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Old 04-25-2018, 04:42 PM
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Post Example CB Kit

I did a fair bit of searching on the net and forums here before trying to put together my kit, but even then I came across a few missing pieces after I had ordered everything. My goal with this post is to help someone totally new to the concept understand all the pieces that *might* go into a build. Of course, find your own parts, make it yours, but this build worked for me.

Parts that I used:
I would recommend getting a stranded core coax cable though. I routed the coax cable through the doorjam by the windshield corner armor plate (actually under the plate under that plate), tucked under the dash just inside the door, and then up underneath the passenger's footwell under the carpet, into the center console area then along the baseplate and up into the armrest console, where I drilled a hole in the front wall to pass the connector through. This lets me put the CB and mic hidden in the center console when not in use. The L coax connectors allow me to sit the CB lower in the console without potential damage to the coax cable.

I also (because I enjoy solder work) took apart a very small USB car charger, desoldered all the bits on the control board, clipped part of the USB adapter itself to allow wires to pass through that opening, and then soldered the power leads from the Uniden directly onto the adapter (black to ground - the outer side bendy pins; red to live - the springy tip pin). If you're not good with a soldering iron or don't want to risk it, you can get something like this adapter and just screw the wires onto the exposed terminals. Important note though, the 12v plug inside my center console is connected to the battery, not the ignition, so the CB needs to be powered off or else it could drain the battery.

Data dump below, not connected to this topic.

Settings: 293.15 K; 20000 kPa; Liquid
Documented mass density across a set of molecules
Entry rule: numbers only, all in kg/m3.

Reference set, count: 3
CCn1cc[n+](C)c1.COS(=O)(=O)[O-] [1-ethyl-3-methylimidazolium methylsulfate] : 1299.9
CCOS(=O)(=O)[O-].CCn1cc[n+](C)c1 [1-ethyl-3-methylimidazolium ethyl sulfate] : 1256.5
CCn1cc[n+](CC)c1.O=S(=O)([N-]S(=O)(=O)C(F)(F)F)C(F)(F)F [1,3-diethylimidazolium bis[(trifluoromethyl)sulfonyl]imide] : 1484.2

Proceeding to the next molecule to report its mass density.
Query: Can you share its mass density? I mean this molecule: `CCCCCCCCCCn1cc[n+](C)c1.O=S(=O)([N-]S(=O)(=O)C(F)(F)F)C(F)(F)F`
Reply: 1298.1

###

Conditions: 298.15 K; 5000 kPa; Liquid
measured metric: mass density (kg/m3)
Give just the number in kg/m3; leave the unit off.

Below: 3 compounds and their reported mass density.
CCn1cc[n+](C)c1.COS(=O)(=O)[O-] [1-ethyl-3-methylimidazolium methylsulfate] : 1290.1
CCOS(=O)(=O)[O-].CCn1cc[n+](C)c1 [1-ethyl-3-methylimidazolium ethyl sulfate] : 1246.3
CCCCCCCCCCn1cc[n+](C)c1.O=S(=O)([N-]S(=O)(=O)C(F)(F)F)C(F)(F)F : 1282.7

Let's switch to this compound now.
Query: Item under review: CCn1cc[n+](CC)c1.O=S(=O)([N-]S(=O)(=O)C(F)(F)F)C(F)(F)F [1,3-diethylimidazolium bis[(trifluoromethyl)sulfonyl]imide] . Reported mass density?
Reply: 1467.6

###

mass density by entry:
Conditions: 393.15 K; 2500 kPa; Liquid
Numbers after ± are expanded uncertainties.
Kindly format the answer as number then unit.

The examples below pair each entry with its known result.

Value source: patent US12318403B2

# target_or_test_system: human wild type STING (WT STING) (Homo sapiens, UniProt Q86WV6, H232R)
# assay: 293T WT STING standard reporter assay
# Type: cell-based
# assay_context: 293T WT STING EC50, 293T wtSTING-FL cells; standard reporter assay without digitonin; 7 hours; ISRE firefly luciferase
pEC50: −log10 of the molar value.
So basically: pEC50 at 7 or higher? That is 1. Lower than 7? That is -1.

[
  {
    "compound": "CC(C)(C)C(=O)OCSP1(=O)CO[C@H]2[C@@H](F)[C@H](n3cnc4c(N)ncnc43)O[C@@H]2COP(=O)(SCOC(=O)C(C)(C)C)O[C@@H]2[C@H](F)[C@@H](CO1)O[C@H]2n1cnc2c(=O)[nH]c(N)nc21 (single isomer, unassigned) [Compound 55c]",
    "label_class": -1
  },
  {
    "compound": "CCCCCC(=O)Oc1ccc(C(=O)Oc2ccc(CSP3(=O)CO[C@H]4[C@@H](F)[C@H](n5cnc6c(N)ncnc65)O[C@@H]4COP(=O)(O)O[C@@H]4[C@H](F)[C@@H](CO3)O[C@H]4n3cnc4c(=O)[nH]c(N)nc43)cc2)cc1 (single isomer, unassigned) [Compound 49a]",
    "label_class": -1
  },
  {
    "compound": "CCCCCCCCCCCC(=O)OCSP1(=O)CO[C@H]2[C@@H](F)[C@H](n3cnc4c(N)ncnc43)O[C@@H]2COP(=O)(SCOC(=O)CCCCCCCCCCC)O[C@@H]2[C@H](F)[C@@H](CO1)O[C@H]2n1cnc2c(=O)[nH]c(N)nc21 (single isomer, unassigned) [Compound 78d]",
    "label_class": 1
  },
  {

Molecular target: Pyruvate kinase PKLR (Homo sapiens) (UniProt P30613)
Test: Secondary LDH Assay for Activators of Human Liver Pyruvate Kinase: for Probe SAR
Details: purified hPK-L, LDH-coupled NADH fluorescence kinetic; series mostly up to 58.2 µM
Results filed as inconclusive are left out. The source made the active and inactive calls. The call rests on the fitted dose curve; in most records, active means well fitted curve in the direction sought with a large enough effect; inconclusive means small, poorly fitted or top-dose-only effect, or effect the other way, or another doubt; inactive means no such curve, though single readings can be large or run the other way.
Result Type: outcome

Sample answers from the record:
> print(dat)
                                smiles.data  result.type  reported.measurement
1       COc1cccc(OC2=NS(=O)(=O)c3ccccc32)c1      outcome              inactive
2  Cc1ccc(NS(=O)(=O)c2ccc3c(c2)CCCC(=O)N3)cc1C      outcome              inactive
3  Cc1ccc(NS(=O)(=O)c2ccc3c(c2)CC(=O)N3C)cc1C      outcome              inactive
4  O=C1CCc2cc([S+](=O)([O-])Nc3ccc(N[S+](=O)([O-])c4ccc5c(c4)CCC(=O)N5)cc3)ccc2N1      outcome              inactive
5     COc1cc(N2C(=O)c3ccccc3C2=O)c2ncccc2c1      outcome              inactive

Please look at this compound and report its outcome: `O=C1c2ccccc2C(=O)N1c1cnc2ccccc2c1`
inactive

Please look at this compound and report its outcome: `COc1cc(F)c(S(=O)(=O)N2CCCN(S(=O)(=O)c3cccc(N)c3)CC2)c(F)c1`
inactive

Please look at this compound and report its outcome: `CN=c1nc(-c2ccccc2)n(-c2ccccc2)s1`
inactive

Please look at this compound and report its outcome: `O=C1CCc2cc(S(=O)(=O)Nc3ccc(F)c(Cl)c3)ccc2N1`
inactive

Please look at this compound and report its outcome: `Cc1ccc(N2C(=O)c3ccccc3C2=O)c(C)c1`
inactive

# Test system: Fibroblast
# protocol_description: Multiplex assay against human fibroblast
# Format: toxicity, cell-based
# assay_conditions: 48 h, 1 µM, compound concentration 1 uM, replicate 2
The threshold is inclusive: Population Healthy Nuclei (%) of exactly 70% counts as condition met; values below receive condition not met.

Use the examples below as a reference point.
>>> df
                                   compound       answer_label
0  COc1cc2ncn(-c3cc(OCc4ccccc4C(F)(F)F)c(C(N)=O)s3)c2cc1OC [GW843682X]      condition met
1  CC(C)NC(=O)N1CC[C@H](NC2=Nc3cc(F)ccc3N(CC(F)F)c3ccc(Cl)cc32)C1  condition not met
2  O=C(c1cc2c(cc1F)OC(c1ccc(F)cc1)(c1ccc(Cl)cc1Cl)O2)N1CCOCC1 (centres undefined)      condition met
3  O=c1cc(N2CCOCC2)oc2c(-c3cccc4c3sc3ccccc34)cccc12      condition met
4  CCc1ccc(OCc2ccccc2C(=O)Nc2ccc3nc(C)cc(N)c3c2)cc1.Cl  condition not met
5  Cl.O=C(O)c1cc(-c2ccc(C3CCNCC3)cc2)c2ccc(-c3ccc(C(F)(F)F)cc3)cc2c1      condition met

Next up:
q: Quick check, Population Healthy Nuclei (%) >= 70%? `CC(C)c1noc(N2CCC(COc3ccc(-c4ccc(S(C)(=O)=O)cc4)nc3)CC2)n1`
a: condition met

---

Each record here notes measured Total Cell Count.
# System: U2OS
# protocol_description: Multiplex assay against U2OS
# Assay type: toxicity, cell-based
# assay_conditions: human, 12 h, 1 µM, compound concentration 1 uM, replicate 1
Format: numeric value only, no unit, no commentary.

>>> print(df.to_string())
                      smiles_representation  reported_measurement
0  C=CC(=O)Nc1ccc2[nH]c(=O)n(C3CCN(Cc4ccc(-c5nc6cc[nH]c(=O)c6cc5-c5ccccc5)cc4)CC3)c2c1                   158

Attached is the full antenna/coax wiring diagram with the parts labeled so you can see how they all go together since I couldn't find anything like that on the net.

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Old 04-26-2018, 09:37 AM   #2
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Lose the spring, it's not really needed with a 4' antenna.
The bigger issue is using the spring along with the disconnect can make tuning difficult. You are lengthening the antenna quite a bit when both are used.

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Old 04-26-2018, 12:33 PM   #3
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Lose the spring, it's not really needed with a 4' antenna.
The bigger issue is using the spring along with the disconnect can make tuning difficult. You are lengthening the antenna quite a bit when both are used.
X2 on all of that. I stopped using antenna springs many years ago as they're seldom needed and they can make tuning the antenna far more difficult by making the antenna electrically longer.
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Old 04-26-2018, 12:58 PM   #4
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Further critique of the "example" system:

I am no fan of the Firestik quick disconnects, although they are better than the garbage quick disconnects found under the Workman brand and some of the other pot metal bayonet style disconnects found on Ebay, etc.

Here is a little known option that combines an antenna stud mount with a solid brass disconnect (a bit spendy but very high quality):

With ring terminals for coax:



Or use a SO-239 connector:




See: https://www.breedlovemounts.com/qd-antenna-mounts.html


As for antenna springs, I recently changed up my antennas and mounts and no longer use a spring with my 4' Firefly antenna. I would, however, still use a spring with the stiffer 4' Firestik II.

There are areas where a spring will not be necessary with a 4' Firestik II, but the overhead obstacles where I typically offroad warrant the use of springs with stiff antennas.
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Old 04-30-2018, 09:52 AM
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Good feedback, all!